Graham Candy Tour Hamburg Mojo Club Plan A

reissnadel: Hopefully, it will be a big thing, because until now you’re mostly  recognised for you collaborations instead of your own music. Isn’t this frustrating?

Graham: No, man! I would say it´s just about passion, and it puts stuff in you. It’s all about developing. I think if I would have come out with the EP and it went nuts, there would be too much straight away. And I just want to eat the meal slowly. Just get into it, before becoming full instead of eating fast and be full straight away. I understand that people don’t know who I am, because they think the person who did the collabs was a female. And I’m in my beginnings. I started my career 3 years ago. Alle Farben’s is going for 8, Robin Schulz for 9 years. They’re very big and they’re hard workers and I’m just coming in. So I’m very grateful, actually. I would not have the doors open that I have, without those collaborations. I still have a long way to go and I’m happy that I have space and time do it, instead of all the pressure, which would come with fame.

reissnadel: And on the other hand it’s also really working for them. A lot of your collabs where big hits like “She moves”, “The Sun” or the new one with Robin Schulz.

Graham: Yes, and it’s funny, because now a lot of DJs just asking to have the voice. But we have to, kind of now, be chilled and we’ve to do it proper.

reissnadel: Choose the right ones.

Graham: Yes, and I really like that Robin Schulz is quite up and coming. But actually inside, underneath and behind the scenes, he is also just a very fucking nice guy! So that was cool and it was easy, but I don´t now if we will go down to these kind of deep-house-mix in the future.

reissnadel: So, after you went around a lot in the electronic scene it’s now changing.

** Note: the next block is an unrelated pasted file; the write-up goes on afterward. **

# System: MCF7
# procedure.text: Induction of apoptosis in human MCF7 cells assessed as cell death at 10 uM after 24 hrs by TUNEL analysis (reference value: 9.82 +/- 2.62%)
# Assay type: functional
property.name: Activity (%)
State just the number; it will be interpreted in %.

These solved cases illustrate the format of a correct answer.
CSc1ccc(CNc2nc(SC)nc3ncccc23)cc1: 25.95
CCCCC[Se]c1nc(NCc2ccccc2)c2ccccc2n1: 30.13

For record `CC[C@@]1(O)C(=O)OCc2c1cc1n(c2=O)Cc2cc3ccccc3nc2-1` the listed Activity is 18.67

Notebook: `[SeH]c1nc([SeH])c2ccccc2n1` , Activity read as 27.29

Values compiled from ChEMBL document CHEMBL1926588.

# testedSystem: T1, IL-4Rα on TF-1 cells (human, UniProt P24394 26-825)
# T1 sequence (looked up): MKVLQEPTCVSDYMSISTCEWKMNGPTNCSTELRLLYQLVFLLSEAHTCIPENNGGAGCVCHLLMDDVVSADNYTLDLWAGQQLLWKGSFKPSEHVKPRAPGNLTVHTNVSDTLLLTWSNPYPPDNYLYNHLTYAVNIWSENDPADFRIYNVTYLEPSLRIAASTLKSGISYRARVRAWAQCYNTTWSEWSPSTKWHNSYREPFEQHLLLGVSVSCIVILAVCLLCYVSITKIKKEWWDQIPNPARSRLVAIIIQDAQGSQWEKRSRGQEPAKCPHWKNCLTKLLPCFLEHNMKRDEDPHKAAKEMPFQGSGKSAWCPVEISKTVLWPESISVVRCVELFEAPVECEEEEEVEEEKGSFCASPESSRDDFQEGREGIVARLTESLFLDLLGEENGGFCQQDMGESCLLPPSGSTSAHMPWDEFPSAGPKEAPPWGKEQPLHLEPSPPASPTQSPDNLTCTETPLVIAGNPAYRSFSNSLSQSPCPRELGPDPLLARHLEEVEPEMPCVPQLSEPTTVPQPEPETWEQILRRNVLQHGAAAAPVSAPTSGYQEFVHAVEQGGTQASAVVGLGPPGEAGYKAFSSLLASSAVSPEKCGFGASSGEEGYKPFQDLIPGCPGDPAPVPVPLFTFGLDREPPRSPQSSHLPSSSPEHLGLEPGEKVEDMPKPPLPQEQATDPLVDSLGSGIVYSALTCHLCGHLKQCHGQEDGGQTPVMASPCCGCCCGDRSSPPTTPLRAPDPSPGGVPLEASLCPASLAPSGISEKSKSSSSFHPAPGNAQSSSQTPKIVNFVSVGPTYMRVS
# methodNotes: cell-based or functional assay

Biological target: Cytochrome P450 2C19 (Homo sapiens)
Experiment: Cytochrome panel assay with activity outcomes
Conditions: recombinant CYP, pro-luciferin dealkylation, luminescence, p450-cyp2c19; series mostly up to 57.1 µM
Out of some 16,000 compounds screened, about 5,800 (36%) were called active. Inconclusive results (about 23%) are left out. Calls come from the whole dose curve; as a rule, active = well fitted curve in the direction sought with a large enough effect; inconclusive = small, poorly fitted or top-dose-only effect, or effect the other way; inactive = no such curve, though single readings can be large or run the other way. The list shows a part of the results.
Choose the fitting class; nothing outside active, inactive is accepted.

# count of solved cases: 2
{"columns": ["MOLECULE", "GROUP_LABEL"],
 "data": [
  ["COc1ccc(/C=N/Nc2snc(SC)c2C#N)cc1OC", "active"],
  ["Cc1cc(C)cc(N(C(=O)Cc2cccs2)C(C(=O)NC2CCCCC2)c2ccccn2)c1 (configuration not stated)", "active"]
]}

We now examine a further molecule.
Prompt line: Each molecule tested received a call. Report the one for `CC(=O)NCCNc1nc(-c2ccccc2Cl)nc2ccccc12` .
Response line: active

Graham: I don’t want to be known as the guy that just features for DJs. But I can definitely imagine working with artists out of other genres in the future. Why not? I want to do a hip-hop thing at one point as well. And you can see all this tonight at the show. We put all into it. It’s dynamic, because, you know, I like folk. But when you go and see a folk band, after the seventh song you just want something little bit different. Again, it’s like a meal. A meal should not have just one ingredient. So, if you make a soup, you should have pumpkin, carrot, potato. Then you should have ginger and coriander. And it’s the same with music. There should be a bit of flavour in it!

reissnadel: I think we can expect something like this also on the album? Instead of the “Holding Up Balloons”-EP, which was very poppy.

Graham: We had a couple of strong pop songs in it. I love pop, but I wanted to do a few things different with the album. I just want to make a song that I believe in. And I love “Holding Up Balloons” – so that’s cool, but this album is way more gritty and honest and hardcore. I sing very low in some songs, I even rap in some things. So it’s a little bit of taste of everything. The album will give a taste of what will come. They’re all taster. There is just taste, taste, taste.

Chris Umbach

Gründer von - studierte, neben dieser Sache mit Musik, irgendwas mit Flugzeugen im Norden Deutschlands und geht, ab und an, auf orangefarbener Schwalbe auf Reisen.